Christmas is coming-see below!
NOT only is choral director Andrew Nunn bringing about a clear incremental improvement in the standard of the community choir from Glasgow’s affluent northern suburb, he is also insuring, through his other activities, that it is keeping the very best of company.
With the excellent Christopher Nickol at the organ, the soloists for this Christmas Concert were all undergraduate students at the Royal Conservatoire of Scotland and — just as significantly — trained by the National Youth Choir of Scotland, all three being in the choir that sang Berlioz for conductor Sir John Eliot Gardiner at New York’s Carnegie Hall last year.
In fact this music was not especially Christmassy, but in Vivaldi’s Gloria and the Faure Requiem the choir chose to tackle two of the shorter major works of the established choral canon on which younger voices can often teach the adults a thing or two. Bearsden Choir emerged from that challenge with great credit. This West End church is a spacious, vaulted building which still proved a tight squeeze for both audience and chorus, but from the opening bars of the Vivaldi it was clear the acoustic suited the choir, and that Nunn had the sections of it under careful dynamic control.
The 18 tenors must take particular credit. By far, as usual, the smallest section, they have a very exposed role in both works, especially at the start of the second movement in the Gloria, and pretty much throughout the Requiem. But the women of the chorus also deserve praise for their well-modulated performance in achieving the balance their conductor sought. Perhaps the Faure could have begun a little more quietly, but the choral diction of the church Latin was generally on a par with that of the youngsters, which is praise indeed.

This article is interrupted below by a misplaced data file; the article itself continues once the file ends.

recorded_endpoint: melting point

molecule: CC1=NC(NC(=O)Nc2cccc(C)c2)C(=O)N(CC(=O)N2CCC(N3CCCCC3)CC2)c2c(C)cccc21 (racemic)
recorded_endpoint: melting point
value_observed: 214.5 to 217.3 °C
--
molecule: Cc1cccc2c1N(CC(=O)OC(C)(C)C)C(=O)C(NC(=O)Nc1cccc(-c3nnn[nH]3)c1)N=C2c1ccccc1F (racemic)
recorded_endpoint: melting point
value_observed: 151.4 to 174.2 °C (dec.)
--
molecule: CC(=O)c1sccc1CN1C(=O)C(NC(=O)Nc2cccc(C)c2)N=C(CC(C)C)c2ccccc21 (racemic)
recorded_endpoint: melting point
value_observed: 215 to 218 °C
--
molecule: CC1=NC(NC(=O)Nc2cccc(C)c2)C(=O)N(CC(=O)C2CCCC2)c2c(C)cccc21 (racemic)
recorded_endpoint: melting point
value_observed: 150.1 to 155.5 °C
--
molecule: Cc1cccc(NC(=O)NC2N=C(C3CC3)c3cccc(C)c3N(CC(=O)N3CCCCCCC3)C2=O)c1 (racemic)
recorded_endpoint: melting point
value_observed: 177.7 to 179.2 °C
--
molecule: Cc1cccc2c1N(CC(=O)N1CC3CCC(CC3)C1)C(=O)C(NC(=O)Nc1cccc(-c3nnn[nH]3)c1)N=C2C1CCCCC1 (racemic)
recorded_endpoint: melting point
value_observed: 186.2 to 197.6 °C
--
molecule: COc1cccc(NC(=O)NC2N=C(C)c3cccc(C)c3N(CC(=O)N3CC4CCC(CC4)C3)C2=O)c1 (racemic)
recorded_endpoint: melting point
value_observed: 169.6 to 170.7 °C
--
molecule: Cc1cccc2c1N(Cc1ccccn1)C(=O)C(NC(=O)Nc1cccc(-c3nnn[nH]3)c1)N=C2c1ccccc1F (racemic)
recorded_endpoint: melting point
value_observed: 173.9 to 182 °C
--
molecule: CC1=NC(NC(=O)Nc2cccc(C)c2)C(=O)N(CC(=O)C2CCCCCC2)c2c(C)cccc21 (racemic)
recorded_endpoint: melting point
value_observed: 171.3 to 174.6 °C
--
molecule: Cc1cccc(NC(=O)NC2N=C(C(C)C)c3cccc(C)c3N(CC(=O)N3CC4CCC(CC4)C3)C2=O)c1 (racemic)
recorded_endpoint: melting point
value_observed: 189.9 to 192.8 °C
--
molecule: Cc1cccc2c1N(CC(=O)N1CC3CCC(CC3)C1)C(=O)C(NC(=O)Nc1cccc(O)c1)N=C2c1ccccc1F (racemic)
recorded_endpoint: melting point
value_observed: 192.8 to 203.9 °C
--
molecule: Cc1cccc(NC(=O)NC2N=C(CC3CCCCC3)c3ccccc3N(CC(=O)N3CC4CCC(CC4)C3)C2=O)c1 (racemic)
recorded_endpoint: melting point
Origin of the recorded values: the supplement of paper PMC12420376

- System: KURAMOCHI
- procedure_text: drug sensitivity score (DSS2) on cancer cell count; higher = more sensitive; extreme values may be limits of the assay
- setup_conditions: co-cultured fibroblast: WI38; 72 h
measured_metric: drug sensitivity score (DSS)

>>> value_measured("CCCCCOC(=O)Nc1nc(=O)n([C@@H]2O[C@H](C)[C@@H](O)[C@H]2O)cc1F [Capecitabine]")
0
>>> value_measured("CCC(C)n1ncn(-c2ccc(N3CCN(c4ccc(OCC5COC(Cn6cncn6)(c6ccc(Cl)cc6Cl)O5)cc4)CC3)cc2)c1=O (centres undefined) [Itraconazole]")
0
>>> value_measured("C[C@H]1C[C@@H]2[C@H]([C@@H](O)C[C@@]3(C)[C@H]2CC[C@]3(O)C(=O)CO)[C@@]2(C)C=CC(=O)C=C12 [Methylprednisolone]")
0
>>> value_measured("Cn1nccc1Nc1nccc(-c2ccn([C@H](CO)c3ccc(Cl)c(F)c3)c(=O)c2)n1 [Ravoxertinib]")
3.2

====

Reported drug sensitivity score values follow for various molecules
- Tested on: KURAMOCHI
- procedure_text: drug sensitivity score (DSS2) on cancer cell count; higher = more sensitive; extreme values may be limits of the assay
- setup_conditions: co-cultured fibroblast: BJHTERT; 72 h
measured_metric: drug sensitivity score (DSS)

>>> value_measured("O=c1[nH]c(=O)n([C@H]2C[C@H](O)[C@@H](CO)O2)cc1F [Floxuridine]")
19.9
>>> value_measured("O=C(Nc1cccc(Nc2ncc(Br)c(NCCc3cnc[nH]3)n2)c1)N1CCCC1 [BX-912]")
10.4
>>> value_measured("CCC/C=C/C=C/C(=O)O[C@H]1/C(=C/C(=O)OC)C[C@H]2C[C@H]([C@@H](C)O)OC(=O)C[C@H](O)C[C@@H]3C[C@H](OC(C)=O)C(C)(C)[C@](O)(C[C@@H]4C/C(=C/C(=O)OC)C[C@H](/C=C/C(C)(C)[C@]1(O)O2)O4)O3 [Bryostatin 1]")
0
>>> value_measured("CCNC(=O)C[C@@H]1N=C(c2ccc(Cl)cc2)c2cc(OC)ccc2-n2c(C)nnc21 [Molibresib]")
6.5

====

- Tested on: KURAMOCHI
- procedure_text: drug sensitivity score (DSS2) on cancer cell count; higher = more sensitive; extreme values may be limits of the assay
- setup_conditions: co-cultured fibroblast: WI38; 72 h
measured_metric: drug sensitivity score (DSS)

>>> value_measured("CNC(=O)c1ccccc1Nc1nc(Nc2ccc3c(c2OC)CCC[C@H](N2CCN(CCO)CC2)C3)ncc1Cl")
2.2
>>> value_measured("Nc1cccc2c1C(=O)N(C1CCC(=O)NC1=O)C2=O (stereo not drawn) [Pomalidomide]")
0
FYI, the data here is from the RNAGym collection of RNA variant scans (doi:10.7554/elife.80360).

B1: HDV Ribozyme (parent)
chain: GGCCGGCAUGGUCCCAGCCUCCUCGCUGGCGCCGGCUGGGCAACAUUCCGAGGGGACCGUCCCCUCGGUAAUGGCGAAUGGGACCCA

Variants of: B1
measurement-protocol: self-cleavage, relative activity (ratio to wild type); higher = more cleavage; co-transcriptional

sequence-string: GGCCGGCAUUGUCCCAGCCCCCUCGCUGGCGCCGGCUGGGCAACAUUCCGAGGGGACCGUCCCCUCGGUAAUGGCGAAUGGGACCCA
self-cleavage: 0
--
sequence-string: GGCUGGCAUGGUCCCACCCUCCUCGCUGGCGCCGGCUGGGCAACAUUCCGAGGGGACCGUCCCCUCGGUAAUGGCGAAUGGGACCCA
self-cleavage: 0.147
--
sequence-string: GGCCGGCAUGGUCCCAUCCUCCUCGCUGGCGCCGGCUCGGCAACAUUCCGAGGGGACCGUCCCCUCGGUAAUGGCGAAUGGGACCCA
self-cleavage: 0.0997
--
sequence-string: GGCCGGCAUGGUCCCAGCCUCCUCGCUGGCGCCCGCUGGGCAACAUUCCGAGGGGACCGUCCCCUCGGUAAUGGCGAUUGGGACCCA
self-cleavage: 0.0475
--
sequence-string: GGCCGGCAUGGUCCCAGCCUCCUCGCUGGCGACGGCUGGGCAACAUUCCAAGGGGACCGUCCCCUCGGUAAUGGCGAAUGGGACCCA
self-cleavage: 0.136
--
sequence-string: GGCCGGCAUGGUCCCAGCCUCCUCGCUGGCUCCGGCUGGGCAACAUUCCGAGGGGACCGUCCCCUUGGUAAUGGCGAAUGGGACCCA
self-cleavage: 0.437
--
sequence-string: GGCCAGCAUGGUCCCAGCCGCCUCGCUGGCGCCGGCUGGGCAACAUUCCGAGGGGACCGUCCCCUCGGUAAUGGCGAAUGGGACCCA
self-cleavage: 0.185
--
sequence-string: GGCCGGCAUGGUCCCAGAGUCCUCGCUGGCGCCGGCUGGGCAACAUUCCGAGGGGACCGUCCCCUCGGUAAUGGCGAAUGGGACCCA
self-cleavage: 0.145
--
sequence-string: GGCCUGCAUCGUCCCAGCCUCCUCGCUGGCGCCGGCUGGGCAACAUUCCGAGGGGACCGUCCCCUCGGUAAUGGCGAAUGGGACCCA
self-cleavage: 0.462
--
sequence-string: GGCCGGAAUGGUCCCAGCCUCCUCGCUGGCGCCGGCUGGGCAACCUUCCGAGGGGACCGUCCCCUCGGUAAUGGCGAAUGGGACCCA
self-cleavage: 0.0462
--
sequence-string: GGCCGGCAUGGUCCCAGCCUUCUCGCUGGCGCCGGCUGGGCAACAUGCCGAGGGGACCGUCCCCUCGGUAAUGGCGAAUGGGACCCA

Those soloists are all indeed “ones to watch”, as Nunn has said. Soprano Karla Grant and mezzo Rebecca Pennykidd combined beautifully in the Vivaldi, and the former had a beautiful tone for the party piece that is the Pie Jesu in the Faure, while baritone Daniel Barrett was poised and precise in the Libera Me.
City Halls, Glasgow
IT was less dramatic than the fainting soprano soloist in last December’s performance of Handel’s Messiah, but when a light bulb loudly exploded over the City Hall stage during the Credo of Bach’s B Minor Mass at the start of the second half of Sunday afternoon’s concert, some might have feared momentarily that Bearsden Choir’s 50th anniversary season was jinxed.
You certainly cannot fault the ambition of chorus director and conductor Andrew Nunn for his choir. The Bach is a big, bold undertaking for amateur singers, with some very tricky music to negotiate, and if the Cum Sancto that had ended the first half of the evening suffered from some wayward phrasing, it had gelled again by the closing Amen. The ensemble sound of Bearsden’s sopranos, often a weak link in large choirs of mixed ages, displayed an admirable consistency.